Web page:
Dragonfly update. Marg \(my roomie) says the bright green one with the black banks on the tail is most likely a female Eastern Pondhawk. They're lovely!And don't you love dragonfly names. Our favourite is the Stygian shadowdragon. What a name!

Edited at 2010-05-26 09:44 pm (UTC)

That's it! Yes! Wow! (Dang, she's good!) Adding Eastern Pondhawk to the yard list!

Yes, we get Monarchs around here. Also Painted Ladies (a fairly drab mimic).

You really wanna see monarchs, there's a eucalyptus grove over in Santa Cruz that is on the monarch migratory flight path. You can go there and see *thousands* of them at the right times. Dab a bit of honey on one's fingertip and you can make some fluttery friends.

Squee! I love (and miss) Monarchs.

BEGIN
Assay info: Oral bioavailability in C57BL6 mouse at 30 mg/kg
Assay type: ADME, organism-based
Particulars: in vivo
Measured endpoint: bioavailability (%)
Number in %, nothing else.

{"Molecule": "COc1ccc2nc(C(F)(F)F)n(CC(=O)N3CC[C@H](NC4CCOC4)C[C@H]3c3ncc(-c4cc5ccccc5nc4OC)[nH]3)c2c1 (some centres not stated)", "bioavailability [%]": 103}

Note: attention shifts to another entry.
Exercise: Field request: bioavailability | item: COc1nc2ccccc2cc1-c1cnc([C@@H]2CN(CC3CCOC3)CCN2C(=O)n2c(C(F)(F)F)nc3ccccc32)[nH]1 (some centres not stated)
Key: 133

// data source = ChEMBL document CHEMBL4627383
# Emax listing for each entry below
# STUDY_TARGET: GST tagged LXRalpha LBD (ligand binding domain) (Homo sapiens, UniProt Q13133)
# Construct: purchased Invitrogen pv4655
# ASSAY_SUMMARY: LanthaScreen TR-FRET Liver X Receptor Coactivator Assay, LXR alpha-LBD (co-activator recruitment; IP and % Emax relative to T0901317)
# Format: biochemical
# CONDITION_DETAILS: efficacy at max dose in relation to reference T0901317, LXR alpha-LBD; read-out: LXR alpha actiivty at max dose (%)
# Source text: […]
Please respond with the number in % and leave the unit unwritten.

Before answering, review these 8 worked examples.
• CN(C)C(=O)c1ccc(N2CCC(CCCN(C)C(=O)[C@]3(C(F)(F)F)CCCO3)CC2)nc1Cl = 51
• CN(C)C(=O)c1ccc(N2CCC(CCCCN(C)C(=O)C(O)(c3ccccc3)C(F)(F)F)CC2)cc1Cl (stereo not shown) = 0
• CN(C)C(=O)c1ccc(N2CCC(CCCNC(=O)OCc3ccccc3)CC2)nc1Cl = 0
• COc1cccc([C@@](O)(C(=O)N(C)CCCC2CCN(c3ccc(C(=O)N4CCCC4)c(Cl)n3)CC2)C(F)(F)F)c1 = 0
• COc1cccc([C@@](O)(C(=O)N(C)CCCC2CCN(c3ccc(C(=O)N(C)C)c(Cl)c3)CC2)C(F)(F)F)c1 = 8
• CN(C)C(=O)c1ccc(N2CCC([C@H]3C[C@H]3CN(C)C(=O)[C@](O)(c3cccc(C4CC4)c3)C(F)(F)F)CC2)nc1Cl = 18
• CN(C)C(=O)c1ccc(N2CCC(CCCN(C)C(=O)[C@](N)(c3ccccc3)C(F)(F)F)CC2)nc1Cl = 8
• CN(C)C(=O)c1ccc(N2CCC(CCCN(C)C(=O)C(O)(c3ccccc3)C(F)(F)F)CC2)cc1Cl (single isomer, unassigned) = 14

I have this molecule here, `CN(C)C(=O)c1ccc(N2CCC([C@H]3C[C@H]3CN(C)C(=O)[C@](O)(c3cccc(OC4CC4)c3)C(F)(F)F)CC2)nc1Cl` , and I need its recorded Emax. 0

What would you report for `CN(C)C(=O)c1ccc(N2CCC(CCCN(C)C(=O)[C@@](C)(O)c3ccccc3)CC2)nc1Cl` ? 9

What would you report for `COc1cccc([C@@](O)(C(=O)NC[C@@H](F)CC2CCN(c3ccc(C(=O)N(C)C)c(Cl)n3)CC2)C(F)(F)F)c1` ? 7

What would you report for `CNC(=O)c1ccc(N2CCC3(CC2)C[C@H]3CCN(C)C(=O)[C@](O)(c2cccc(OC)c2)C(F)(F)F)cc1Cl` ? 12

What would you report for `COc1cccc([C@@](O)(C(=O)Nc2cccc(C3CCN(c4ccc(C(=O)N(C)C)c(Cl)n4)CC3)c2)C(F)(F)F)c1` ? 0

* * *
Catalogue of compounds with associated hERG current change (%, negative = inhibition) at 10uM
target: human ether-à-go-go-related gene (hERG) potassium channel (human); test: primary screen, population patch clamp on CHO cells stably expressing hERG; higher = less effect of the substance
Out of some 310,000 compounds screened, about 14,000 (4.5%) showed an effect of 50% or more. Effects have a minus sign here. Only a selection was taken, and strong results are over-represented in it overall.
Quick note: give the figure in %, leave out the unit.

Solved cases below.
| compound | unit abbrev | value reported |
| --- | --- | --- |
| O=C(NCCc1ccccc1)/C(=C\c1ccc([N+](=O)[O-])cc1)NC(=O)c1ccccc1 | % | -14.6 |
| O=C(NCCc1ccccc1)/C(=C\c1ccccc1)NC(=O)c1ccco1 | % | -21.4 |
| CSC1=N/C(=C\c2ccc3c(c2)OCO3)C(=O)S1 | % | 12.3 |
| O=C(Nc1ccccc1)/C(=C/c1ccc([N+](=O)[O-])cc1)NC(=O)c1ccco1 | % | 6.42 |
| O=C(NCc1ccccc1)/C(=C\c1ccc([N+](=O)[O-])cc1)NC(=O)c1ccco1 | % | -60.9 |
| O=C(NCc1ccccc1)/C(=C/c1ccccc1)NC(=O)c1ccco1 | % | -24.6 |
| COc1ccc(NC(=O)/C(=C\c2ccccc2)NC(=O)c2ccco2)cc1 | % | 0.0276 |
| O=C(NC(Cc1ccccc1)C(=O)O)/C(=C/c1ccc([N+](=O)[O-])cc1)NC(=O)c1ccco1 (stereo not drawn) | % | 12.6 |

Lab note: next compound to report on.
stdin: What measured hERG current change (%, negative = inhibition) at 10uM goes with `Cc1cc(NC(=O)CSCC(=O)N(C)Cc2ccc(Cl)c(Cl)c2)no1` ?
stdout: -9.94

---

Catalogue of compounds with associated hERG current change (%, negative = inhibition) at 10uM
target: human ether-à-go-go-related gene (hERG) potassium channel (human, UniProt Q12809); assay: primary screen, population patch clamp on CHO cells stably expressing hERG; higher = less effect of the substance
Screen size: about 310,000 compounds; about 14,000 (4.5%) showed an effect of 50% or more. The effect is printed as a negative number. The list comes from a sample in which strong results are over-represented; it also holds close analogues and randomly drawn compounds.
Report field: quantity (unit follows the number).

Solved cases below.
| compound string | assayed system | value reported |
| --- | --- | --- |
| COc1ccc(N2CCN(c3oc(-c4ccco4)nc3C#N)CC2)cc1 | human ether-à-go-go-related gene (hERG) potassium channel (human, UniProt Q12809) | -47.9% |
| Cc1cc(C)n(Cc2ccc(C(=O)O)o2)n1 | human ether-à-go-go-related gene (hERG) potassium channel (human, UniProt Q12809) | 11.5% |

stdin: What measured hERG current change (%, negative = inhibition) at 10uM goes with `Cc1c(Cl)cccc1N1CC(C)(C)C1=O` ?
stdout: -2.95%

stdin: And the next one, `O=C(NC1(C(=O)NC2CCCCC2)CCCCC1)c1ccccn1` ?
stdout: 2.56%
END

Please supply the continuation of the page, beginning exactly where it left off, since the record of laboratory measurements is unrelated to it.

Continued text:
Check back, monarch! Send your grandkids!

Great-great-grandkids :-p

Edited at 2010-05-26 10:28 pm (UTC)

On an off-topic -

...I just got my copy of Nurk in the mail today! Squee! I am going to be reading it to my fiance's 5yo daughter this weekend. :) I have already read it, and I love it!

I always thought Monarchs were a NZ thing - when I lived there as a kid, we had a milkweed in my primary school and always lots of monarchs around it - we did the whole capture-a-caterpillar and watch it grow up thing, once. They were also hanging around my grandparents' place, saw a few chrysalises there. Haven't seen anywhere as many of them now I live in Australia.

They've always been my absolute favourite butterfly. :)

I had no idea they'd wandered into Australia and New Zealand! (Wikipedia informs me they've been there at least a hundred years. Wacky!) That is so cool!

Yeah, we get them fairly regularly. Not often in huge numbers - the time they decided that the part of one of our eucalypts that was oozing sap was the Best Thing Evar stands out in my mind - but when it's warm enough, you can usually see one or two if you sit outside in my parents yard long enough.